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About Sri Lanka

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Sri Lanka HolidaysBackground Note: Sri Lanka(Democratic Socialist Republic of Sri Lanka)

Sri Lanka has many nicknames: Serendib, Ceylon, Teardrop of India, Resplendent Isle, Island of Dharma, Pearl of the Orient. This colourful collection reveals its richness and beauty, and the intensity of the affection it evokes in its visitors.



Area: 65,610 sq. km. (25,332 sq. mi.); about the size of West Virginia.
Cities: Capital--Colombo (pop. est. 1.3 million--urban area). Sri Jayewardenepura-Kotte is the officially designated capital and is the site of Parliament, but it is currently only an administrative center. Other cities--Kandy (150,000), Galle (110,000), Jaffna (100,000).
Terrain: Coastal plains in the northern third of country; hills and mountains in south-central Sri Lanka rise to more than 2,133 meters (7,000 ft.).
Climate: Tropical. Rainy seasons--light in northeast, fall and winter, with average rainfall of 50 in.; heavy in southwest, summer and fall, with average rainfall of 200 in.



Nationality: Noun and adjective--Sri Lankan(s).
Population (2005): 19.7 million.
Annual growth rate: 1.1%.
Ethnic groups: Sinhalese (74%), Tamils (18%), Muslims (7%), others (1%).
Religions: Buddhism, Hinduism, Islam, and Christianity.
Languages: Sinhala and Tamil (official), English.
Education: Years compulsory--to age 14. Primary school attendance--96.5%. Literacy--91%.
Health: Infant mortality rate--14/1,000. Life expectancy--72 yrs. (male); 77 yrs. (female).
Work force: 8.1 million.



Type: Republic.
Independence: February 4, 1948.
Constitution: August 31, 1978.
Suffrage: Universal over 18.
Branches: Executive--president, chief of state and head of government, elected for a 6-year term. Legislative--unicameral 225-member Parliament. Judicial--Supreme Court, Court of Appeal, High Court, subordinate courts. Administrative subdivisions: Nine provinces and 25 administrative districts. (The northern and eastern provinces, however, have been technically jointly administered since 1988.) Political parties: Janatha Vimukthi Peramuna, Jathika Hela Urumaya, Sri Lanka Freedom Party, Tamil National Alliance, United National Party, several small Tamil and Muslim parties, and others.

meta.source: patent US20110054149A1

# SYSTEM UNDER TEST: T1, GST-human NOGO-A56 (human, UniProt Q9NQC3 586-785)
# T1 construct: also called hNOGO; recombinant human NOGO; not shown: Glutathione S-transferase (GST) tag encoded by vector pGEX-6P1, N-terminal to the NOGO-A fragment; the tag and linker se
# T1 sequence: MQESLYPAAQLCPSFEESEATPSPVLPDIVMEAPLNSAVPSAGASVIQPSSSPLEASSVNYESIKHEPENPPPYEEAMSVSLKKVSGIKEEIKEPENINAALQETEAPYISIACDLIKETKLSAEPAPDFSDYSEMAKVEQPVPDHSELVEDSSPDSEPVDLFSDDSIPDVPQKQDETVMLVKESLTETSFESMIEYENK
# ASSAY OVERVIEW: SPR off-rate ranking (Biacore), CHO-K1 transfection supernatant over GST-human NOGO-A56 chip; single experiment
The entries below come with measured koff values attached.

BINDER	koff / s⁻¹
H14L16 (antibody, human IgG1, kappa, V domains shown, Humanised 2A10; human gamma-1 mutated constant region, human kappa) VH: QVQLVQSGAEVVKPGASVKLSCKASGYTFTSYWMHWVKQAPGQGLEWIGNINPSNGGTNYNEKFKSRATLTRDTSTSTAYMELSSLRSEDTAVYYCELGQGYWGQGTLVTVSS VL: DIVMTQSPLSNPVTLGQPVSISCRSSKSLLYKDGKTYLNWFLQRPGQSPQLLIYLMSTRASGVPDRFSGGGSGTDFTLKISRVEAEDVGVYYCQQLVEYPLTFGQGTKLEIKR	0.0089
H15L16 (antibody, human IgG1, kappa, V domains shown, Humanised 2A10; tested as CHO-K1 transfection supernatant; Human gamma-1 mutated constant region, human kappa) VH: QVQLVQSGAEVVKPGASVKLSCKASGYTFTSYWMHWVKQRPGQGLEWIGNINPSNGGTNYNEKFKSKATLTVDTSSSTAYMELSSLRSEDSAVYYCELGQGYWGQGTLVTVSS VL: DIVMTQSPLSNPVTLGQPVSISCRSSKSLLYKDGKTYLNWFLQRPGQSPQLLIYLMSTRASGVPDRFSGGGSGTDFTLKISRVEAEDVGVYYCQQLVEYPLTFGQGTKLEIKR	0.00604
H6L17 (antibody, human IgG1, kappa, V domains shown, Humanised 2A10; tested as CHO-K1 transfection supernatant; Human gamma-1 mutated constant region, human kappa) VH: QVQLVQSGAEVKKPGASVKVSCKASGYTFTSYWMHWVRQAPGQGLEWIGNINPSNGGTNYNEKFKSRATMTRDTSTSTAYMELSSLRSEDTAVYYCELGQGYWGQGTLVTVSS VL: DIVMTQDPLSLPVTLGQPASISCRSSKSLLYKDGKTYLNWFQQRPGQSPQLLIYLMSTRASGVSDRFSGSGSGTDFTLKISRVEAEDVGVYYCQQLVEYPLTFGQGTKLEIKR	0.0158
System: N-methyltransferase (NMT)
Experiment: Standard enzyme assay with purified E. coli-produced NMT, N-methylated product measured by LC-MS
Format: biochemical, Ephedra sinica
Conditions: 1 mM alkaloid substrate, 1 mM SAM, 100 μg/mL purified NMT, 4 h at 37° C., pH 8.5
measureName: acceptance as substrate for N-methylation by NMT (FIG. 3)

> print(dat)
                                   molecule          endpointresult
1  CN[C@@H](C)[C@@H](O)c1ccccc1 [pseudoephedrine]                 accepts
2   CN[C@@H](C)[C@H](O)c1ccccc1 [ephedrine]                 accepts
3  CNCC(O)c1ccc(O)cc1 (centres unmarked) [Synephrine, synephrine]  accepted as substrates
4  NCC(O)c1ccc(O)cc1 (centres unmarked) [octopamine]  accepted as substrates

Flag Description

Sri Lanka FlagYellow with two panels; the smaller hoist-side panel has two equal vertical bands of green (hoist side) and orange; the other panel is a large dark red rectangle with a yellow lion holding a sword, and there is a yellow bo leaf in each corner; the yellow field appears as a border around the entire flag and extends between the two panels



GDP: $23.5 billion .
Annual growth rate: 6.0%.
Natural resources: Limestone, graphite, mineral sands, gems, and phosphate.
Agriculture (17.2% of GDP): Major products--rice, tea, rubber, coconut, and spices.
Services (55.8% of GDP): Major types--tourism, transport, telecom, banking and finance.
Industry (27.9% of GDP): Major types--garments and leather goods, food processing, chemicals, refined petroleum, wood products, basic metal products, and paper products.Trade: Exports--$6.3 billion: garments, tea, rubber products, jewelry and gems, refined petroleum, and coconuts. Major markets--U.S. ($2 billion), U.K., India Imports--$8.9 billion. Major suppliers--India, Singapore, Hong Kong, China, Iran, Malaysia, Japan, UK, UAE, Belgium, Indonesia, South Korea, U.S. ($200 million).


History in Brief

Sri Lanka HolidaysThe actual origins of the Sinhalese are shrouded in myth. Most believe they came to Sri Lanka from northern India during the 6th century BC. Buddhism arrived from the subcontinent 300 years later and spread rapidly. Buddhism and a sophisticated system of irrigation became the pillars of classical Sinhalese civilization (200 BC-1200 AD) that flourished in the north-central part of the island. Invasions from southern India, combined with internecine strife, pushed Sinhalese kingdoms southward.
The island's contact with the outside world began early. Roman sailors called the island Taprobane. Arab traders knew it as "Serendip," the root of the word "serendipity." Beginning in 1505, Portuguese traders, in search of cinnamon and other spices, seized the island's coastal areas and spread Catholicism. The Dutch supplanted the Portuguese in 1658. Although the British ejected the Dutch in 1796, Dutch law remains an important part of Sri Lankan jurisprudence. In 1815, the British defeated the king of Kandy, last of the native rulers, and created the Crown Colony of Ceylon. They established a plantation economy based on tea, rubber, and coconuts. In 1931, the British granted Ceylon limited self-rule and a universal franchise. Ceylon became independent on February 4, 1948.




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